Seven Days: The Straight Dope From the Week That Was
by Geoff Kelly & Buck Quigley
McCarley Gardens sale announced
On Monday, April 5, the smell of grilling hot dogs and hamburgers filled the parking lot of the Bennett W. Smith, Sr. Family Life Center, as hundreds gathered to witness the much-ballyhooed signing of some papers representing an agreement wherein the Oak-Michigan Housing Development Corporation will sell the HUD-subsidized McCarley Gardens to the UB Foundation for $15 million. Oak Michigan is one of the many spinoff organizations of St. John Baptist Church. The UB Foundation is a 501c3 that claims (according to tax forms) to provide “support services to the State University of New York at Buffalo by assisting in the furtherance of their tax-exempt purpose.” Apparently, real estate speculation is a less publicized role UB Foundation plays.
For any sale to go through, it will have to be approved by HUD, but HUD has been left in the dark thus far. According to St. John Pastor Michael Chapman, CEO of Oak-Michigan, he has been in discussions with UB for six or seven years concerning the property. That would have been before he signed the 2005 full mark-to-market renewal contract for McCarley with HUD, which was to run for 20 years, or until 2025.
HUD should require a very strong argument to approve the sale, because McCarley Gardens is a great success story for subsidized housing. Nevertheless, New York State legislators Crystal Peoples-Stokes, Bill Stachowski, and Antoine Thompson prayed before the crowd for the deal to go through at both the federal and state level, as did Mayor Byron Brown.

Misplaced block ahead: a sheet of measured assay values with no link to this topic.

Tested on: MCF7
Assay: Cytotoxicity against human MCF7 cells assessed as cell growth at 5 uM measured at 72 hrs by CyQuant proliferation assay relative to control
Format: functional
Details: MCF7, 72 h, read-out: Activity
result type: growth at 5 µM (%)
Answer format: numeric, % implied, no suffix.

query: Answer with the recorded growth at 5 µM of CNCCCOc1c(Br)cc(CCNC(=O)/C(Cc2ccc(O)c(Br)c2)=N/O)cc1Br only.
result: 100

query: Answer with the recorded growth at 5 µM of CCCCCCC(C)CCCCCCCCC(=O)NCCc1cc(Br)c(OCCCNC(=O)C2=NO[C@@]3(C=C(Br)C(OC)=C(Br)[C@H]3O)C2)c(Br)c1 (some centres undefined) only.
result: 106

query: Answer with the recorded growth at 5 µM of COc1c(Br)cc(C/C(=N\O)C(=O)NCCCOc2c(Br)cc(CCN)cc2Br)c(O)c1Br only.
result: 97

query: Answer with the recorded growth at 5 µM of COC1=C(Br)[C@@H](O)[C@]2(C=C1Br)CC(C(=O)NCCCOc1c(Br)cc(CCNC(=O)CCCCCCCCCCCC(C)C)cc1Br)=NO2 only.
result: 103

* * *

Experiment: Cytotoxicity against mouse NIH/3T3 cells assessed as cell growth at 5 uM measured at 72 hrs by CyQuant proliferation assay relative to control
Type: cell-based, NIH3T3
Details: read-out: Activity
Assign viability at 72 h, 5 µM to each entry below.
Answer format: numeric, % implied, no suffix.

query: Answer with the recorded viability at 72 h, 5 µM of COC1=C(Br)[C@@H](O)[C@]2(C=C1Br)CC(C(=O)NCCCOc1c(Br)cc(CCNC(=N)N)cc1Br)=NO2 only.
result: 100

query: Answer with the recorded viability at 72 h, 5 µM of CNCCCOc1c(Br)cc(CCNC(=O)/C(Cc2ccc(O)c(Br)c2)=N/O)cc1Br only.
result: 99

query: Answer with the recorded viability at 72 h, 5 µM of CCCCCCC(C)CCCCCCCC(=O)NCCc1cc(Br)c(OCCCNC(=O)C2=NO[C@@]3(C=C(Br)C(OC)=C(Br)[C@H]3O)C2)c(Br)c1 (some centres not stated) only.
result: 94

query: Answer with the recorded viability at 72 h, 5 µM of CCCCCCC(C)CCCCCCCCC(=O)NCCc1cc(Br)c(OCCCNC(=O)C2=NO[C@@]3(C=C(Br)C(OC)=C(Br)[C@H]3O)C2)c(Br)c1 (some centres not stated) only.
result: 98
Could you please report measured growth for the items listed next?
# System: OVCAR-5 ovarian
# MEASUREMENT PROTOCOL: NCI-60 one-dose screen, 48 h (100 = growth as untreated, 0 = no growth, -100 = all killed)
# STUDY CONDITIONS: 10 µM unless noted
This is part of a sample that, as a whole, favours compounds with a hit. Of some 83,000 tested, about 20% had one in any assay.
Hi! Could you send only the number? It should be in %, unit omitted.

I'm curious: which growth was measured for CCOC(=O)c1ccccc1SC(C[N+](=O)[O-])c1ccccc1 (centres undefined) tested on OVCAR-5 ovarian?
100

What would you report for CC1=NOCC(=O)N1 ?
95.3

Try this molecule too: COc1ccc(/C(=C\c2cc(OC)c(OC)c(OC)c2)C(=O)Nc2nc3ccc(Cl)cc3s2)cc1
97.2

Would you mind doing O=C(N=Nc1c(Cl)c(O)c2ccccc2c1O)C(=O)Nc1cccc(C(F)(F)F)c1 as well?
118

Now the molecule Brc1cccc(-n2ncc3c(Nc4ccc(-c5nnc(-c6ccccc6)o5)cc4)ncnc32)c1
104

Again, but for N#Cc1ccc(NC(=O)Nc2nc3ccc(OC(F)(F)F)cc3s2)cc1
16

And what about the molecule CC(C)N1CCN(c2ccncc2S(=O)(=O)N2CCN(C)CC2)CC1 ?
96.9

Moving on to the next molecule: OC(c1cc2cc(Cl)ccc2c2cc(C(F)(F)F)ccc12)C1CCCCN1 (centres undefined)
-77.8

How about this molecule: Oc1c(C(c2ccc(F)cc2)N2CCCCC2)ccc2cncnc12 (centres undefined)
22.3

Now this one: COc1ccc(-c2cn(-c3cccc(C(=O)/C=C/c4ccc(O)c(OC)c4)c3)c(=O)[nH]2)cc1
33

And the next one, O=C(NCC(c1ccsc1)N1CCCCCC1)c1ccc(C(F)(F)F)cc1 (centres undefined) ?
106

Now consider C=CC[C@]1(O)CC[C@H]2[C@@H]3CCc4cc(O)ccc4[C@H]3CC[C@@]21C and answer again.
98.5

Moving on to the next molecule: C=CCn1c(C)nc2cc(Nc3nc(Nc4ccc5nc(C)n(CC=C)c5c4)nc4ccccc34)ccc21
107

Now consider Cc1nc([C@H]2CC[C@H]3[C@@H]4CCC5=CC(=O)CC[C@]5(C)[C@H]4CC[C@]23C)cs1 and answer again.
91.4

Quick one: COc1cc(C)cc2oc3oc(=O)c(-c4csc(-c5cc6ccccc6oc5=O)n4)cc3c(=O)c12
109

UB Foundation an economic driver for some
Many UB alumni know the UB Foundation thanks to the frequent phone calls they make to old grads, soliciting money for the alma mater. What never gets covered in the appeal pitch is the fact that, according to their 2007 990 tax form, compensation for the five highest paid UB Foundation employees totaled over $1.5 million. Who were these employees in 2007? Russell W. Bessette, VP Health Services ($179,520); Michael E. Cain, Medical School Dean ($233,603); Scott D. Nostaja, VP of Human Resources ($297,153); David L. Dunn, VP Health Science ($350,000); John B. Simpson, University President ($489,306).
This is in addition to the money these characters are paid by the State. Simpson’s 2009 state salary was $265,000, for example. But in 2005 the UB Foundation gave him an additional $212,556, and in 2006, they threw him an extra $216,767. Dunn only got $117,857 extra from the UB Foundation in 2005, but he got a raise to $350,000 from them for both 2006 and 2007. In addition, he currently receives over $380,000 from the state.
The tax return also suggests that contractors for professional services also do well from the UB Foundation. Here’s how the top five in that category stacked up: KPMG, LLP ($102,100 for an audit); Hurwitz & Fine PC ($110,829 legal fees), Bond, Schoeneck & King PLLC ($116,008 legal fees); and Hodgson Russ LLP ($429,666 legal fees).
The top five independent contractors for other services did even better: Russell Reynolds Associates, Inc. ($342,682 consulting); Travers Collins & Company ($364,979 consulting); Greater Talent Network, Inc. ($379,215 speaker contract); Computer Solutions & Software Intl. ($406,796 consulting); Ruffalo Cody, Inc. ($572,346 consulting). Ruffalo Cody is the Iowa company hired by the UB Foundation to provide “strategic fundraising and enrollment management services.”